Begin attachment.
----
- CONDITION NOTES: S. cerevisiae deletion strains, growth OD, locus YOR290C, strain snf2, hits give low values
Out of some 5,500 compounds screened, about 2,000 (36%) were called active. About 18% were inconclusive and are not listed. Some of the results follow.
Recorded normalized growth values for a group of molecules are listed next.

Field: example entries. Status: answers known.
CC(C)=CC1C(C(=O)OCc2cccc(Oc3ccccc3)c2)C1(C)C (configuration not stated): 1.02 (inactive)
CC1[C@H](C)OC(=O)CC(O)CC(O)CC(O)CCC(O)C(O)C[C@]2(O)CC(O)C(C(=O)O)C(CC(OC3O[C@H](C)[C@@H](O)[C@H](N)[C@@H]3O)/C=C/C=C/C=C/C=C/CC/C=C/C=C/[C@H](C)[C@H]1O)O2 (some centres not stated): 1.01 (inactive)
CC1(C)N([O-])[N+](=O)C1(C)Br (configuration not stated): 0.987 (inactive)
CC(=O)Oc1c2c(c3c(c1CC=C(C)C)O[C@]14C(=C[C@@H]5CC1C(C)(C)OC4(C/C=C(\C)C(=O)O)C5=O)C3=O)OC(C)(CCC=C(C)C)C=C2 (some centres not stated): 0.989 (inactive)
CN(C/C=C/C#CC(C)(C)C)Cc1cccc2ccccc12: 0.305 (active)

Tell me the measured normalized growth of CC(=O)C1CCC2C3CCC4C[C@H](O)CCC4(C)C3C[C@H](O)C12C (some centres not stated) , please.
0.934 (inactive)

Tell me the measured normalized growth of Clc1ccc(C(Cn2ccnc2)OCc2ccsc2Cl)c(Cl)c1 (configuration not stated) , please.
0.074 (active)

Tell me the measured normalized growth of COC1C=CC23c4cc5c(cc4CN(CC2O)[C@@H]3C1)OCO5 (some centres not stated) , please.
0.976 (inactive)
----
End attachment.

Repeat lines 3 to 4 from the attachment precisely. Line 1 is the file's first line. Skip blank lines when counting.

Recorded normalized growth values for a group of molecules are listed next.

Field: example entries. Status: answers known.